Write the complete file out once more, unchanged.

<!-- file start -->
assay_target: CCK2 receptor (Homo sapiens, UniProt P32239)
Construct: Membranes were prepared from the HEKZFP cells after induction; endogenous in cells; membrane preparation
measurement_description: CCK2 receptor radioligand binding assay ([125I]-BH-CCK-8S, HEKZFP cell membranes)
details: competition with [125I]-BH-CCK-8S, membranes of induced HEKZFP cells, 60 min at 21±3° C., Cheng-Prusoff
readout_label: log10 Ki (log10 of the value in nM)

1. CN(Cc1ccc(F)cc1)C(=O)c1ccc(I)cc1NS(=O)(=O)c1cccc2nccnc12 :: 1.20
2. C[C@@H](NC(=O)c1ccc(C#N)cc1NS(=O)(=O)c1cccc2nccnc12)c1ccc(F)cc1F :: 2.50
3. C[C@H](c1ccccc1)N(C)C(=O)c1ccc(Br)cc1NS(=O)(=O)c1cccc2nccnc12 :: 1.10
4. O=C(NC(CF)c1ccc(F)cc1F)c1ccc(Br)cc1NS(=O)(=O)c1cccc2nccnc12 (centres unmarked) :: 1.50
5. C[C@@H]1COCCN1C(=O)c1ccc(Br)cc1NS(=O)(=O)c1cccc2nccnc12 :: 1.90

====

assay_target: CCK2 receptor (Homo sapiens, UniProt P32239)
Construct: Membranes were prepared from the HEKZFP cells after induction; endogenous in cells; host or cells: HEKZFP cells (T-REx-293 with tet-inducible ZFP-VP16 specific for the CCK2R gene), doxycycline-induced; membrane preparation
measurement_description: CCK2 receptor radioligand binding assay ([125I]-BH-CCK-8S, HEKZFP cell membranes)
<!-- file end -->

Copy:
assay_target: CCK2 receptor (Homo sapiens, UniProt P32239)
Construct: Membranes were prepared from the HEKZFP cells after induction; endogenous in cells; membrane preparation
measurement_description: CCK2 receptor radioligand binding assay ([125I]-BH-CCK-8S, HEKZFP cell membranes)
details: competition with [125I]-BH-CCK-8S, membranes of induced HEKZFP cells, 60 min at 21±3° C., Cheng-Prusoff
readout_label: log10 Ki (log10 of the value in nM)

1. CN(Cc1ccc(F)cc1)C(=O)c1ccc(I)cc1NS(=O)(=O)c1cccc2nccnc12 :: 1.20
2. C[C@@H](NC(=O)c1ccc(C#N)cc1NS(=O)(=O)c1cccc2nccnc12)c1ccc(F)cc1F :: 2.50
3. C[C@H](c1ccccc1)N(C)C(=O)c1ccc(Br)cc1NS(=O)(=O)c1cccc2nccnc12 :: 1.10
4. O=C(NC(CF)c1ccc(F)cc1F)c1ccc(Br)cc1NS(=O)(=O)c1cccc2nccnc12 (centres unmarked) :: 1.50
5. C[C@@H]1COCCN1C(=O)c1ccc(Br)cc1NS(=O)(=O)c1cccc2nccnc12 :: 1.90

====

assay_target: CCK2 receptor (Homo sapiens, UniProt P32239)
Construct: Membranes were prepared from the HEKZFP cells after induction; endogenous in cells; host or cells: HEKZFP cells (T-REx-293 with tet-inducible ZFP-VP16 specific for the CCK2R gene), doxycycline-induced; membrane preparation
measurement_description: CCK2 receptor radioligand binding assay ([125I]-BH-CCK-8S, HEKZFP cell membranes)